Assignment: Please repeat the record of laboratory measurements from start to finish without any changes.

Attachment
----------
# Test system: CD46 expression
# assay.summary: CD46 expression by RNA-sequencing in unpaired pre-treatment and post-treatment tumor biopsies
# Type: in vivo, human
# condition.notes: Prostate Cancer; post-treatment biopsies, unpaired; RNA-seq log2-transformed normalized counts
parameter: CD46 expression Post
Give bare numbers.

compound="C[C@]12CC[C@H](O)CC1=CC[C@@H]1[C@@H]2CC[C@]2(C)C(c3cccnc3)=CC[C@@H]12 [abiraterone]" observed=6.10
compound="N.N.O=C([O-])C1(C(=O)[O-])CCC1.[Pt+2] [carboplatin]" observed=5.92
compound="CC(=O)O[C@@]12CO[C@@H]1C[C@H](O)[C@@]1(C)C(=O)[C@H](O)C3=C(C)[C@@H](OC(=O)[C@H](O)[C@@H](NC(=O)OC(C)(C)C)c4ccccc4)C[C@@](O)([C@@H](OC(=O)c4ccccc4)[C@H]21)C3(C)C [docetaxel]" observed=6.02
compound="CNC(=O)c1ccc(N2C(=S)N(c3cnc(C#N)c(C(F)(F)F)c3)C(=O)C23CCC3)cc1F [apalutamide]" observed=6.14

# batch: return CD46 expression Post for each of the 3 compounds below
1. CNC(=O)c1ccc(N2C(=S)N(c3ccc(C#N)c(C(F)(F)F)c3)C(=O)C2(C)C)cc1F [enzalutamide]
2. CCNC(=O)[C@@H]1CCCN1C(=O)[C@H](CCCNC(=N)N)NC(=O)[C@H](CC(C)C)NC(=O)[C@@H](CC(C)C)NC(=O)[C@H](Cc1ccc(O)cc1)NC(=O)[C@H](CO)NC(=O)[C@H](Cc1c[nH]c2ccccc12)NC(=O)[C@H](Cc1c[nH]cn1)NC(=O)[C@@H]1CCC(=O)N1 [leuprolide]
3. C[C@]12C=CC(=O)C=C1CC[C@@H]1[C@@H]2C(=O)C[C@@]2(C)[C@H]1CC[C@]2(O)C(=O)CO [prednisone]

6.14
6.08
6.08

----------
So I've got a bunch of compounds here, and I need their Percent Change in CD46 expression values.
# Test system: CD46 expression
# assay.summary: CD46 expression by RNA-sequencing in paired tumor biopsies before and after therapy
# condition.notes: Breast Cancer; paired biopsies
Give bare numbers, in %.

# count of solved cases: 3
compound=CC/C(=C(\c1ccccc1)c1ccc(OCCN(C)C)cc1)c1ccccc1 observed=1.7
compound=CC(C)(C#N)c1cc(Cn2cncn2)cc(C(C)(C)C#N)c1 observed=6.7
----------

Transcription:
# Test system: CD46 expression
# assay.summary: CD46 expression by RNA-sequencing in unpaired pre-treatment and post-treatment tumor biopsies
# Type: in vivo, human
# condition.notes: Prostate Cancer; post-treatment biopsies, unpaired; RNA-seq log2-transformed normalized counts
parameter: CD46 expression Post
Give bare numbers.

compound="C[C@]12CC[C@H](O)CC1=CC[C@@H]1[C@@H]2CC[C@]2(C)C(c3cccnc3)=CC[C@@H]12 [abiraterone]" observed=6.10
compound="N.N.O=C([O-])C1(C(=O)[O-])CCC1.[Pt+2] [carboplatin]" observed=5.92
compound="CC(=O)O[C@@]12CO[C@@H]1C[C@H](O)[C@@]1(C)C(=O)[C@H](O)C3=C(C)[C@@H](OC(=O)[C@H](O)[C@@H](NC(=O)OC(C)(C)C)c4ccccc4)C[C@@](O)([C@@H](OC(=O)c4ccccc4)[C@H]21)C3(C)C [docetaxel]" observed=6.02
compound="CNC(=O)c1ccc(N2C(=S)N(c3cnc(C#N)c(C(F)(F)F)c3)C(=O)C23CCC3)cc1F [apalutamide]" observed=6.14

# batch: return CD46 expression Post for each of the 3 compounds below
1. CNC(=O)c1ccc(N2C(=S)N(c3ccc(C#N)c(C(F)(F)F)c3)C(=O)C2(C)C)cc1F [enzalutamide]
2. CCNC(=O)[C@@H]1CCCN1C(=O)[C@H](CCCNC(=N)N)NC(=O)[C@H](CC(C)C)NC(=O)[C@@H](CC(C)C)NC(=O)[C@H](Cc1ccc(O)cc1)NC(=O)[C@H](CO)NC(=O)[C@H](Cc1c[nH]c2ccccc12)NC(=O)[C@H](Cc1c[nH]cn1)NC(=O)[C@@H]1CCC(=O)N1 [leuprolide]
3. C[C@]12C=CC(=O)C=C1CC[C@@H]1[C@@H]2C(=O)C[C@@]2(C)[C@H]1CC[C@]2(O)C(=O)CO [prednisone]

6.14
6.08
6.08

----------
So I've got a bunch of compounds here, and I need their Percent Change in CD46 expression values.
# Test system: CD46 expression
# assay.summary: CD46 expression by RNA-sequencing in paired tumor biopsies before and after therapy
# condition.notes: Breast Cancer; paired biopsies
Give bare numbers, in %.

# count of solved cases: 3
compound=CC/C(=C(\c1ccccc1)c1ccc(OCCN(C)C)cc1)c1ccccc1 observed=1.7
compound=CC(C)(C#N)c1cc(Cn2cncn2)cc(C(C)(C)C#N)c1 observed=6.7